6 things I want to tell you about diabetes

10 Nov

A day late and a dollar short. Yesterday was annual D-blogging day and the topic was ‘6-things I want to tell you about Diabetes’. Well, this may be a late submission but I certainly still have at least 6 things to say:

1. When you are a parent of a diabetic child it’s natural to get defensive about people confusing type 1 with type 2, it can be frustrating but I try to embrace it as part of my job to educate people about the differences. Only 5% of Diabetics in the United States have Type 1, the other 95% have type 2 which means that everybody knows at least a few people with type 2 and a lot of people don’t know anyone with type 1.

2. As many as 1 in 10 type 1 diabetics have celiac disease

3. Sometimes I joke that Diabetes is a gift to the obsessive compulsive mother. It takes the pressure off of all the other stuff I used to fret about because I have something really important to focus on. If my brain is filled with carb counts, basal rates, insulin to carb ratios, etc, then I don’t have much time to be frivolously obsessed with the roots of my hair or the size of my thighs.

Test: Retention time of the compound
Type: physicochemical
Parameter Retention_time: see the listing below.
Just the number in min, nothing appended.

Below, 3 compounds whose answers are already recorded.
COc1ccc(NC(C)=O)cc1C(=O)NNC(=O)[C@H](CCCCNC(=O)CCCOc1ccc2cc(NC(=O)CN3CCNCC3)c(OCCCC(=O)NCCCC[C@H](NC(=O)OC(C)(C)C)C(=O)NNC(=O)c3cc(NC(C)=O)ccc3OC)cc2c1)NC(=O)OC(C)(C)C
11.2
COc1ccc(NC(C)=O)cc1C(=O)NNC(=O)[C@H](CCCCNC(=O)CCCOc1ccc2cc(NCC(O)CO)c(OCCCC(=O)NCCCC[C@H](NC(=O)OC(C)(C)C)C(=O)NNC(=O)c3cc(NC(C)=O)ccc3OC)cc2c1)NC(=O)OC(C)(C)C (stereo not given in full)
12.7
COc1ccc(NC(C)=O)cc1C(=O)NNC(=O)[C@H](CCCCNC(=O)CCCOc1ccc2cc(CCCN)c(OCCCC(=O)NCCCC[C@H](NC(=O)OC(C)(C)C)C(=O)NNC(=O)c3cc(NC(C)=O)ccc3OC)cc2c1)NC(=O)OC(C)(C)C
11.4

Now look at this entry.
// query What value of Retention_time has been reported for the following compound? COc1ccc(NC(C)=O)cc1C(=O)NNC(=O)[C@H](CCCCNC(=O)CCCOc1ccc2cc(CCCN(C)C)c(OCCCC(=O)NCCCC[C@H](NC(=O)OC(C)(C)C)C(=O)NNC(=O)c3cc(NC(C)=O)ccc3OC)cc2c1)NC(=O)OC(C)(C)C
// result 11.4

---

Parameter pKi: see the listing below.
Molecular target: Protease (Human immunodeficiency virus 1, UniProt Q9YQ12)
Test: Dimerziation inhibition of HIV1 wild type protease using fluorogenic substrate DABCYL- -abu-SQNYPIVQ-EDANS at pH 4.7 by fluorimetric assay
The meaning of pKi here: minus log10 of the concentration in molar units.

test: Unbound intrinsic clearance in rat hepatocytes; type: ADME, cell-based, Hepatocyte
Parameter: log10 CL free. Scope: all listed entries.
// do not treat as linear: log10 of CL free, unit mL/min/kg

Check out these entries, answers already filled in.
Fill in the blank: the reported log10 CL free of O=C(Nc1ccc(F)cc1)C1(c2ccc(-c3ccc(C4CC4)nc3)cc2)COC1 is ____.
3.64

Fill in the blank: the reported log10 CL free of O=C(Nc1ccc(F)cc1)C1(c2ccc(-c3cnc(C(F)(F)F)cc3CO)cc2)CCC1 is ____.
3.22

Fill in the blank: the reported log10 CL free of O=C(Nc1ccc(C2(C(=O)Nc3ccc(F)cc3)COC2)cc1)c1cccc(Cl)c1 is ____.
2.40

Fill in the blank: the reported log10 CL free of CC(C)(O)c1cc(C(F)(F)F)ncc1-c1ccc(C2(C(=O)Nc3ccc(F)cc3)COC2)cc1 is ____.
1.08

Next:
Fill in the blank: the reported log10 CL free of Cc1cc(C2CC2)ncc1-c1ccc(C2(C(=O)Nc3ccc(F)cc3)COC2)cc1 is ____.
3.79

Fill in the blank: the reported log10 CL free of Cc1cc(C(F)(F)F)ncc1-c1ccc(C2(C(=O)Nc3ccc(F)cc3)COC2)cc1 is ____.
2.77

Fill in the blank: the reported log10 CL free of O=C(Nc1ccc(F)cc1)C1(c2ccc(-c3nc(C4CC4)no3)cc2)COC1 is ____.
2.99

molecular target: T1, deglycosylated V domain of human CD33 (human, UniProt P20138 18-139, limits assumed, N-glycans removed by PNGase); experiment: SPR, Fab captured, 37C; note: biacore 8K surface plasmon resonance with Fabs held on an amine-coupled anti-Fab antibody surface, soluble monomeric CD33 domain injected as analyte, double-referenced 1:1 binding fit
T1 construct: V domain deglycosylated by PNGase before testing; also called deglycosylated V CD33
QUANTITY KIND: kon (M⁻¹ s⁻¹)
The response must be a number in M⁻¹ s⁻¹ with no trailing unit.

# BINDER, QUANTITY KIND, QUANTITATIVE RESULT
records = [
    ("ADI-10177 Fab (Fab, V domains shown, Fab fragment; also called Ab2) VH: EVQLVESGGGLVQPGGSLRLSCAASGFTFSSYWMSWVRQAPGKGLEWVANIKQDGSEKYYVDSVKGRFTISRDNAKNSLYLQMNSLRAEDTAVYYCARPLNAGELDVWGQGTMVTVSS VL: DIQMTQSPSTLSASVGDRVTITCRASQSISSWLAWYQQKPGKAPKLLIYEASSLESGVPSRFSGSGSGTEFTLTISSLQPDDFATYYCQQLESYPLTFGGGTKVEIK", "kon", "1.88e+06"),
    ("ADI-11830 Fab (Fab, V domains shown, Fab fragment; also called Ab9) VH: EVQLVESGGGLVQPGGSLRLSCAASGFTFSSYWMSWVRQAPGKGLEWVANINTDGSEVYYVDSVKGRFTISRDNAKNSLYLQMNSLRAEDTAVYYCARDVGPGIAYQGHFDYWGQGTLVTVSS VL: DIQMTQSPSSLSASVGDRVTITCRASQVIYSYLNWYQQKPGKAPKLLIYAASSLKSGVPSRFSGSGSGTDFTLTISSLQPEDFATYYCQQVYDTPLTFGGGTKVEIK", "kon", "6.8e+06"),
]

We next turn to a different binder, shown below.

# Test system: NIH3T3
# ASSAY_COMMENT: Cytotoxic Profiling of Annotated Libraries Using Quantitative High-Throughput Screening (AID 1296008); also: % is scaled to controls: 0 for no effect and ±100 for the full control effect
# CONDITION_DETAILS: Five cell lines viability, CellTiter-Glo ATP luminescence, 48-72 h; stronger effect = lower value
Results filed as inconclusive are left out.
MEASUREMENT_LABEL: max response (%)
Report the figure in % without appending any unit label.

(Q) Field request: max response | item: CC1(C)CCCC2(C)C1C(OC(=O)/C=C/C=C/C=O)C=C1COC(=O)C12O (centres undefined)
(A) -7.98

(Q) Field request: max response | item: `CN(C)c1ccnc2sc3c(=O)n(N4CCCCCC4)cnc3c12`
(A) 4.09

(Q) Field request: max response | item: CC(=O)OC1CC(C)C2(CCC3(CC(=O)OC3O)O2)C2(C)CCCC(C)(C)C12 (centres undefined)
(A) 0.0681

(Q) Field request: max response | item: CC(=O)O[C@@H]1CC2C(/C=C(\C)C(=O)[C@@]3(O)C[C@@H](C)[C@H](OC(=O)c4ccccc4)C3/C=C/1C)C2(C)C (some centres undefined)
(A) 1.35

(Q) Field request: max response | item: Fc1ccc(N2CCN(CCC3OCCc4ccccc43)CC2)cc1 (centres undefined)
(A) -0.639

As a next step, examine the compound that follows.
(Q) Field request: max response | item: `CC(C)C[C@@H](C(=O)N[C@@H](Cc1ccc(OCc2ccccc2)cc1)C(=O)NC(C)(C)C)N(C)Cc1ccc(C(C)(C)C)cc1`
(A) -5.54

4. I lost a couple of quarter-sized patches of hair the year after Hondo’s diagnosis. Alopecia is also an auto-immune disease. Imagine that.

5. I’m afraid of my child growing into a teenager and rebelling against all the good habits I am teaching him, I’m afraid of him drinking alcohol for the first time, I’m afraid of moving him out of the family bed into a big-boy bed, I’m afraid to send him to a new classroom every September. But I’ll try to keep this a secret from him.

6. An excerpt of the history of insulin on wikipedia:

(1922) Children dying from diabetic keto-acidosis were kept in large wards,  often with 50 or more patients in a ward, mostly comatose. Grieving  family members were often in attendance, awaiting the (until then,  inevitable) death.

In one of medicine’s more dramatic moments Banting, Best, and Collip  went from bed to bed, injecting an entire ward with the new purified  extract. Before they had reached the last dying child, the first few  were awakening from their coma, to the joyous exclamations of their  families.

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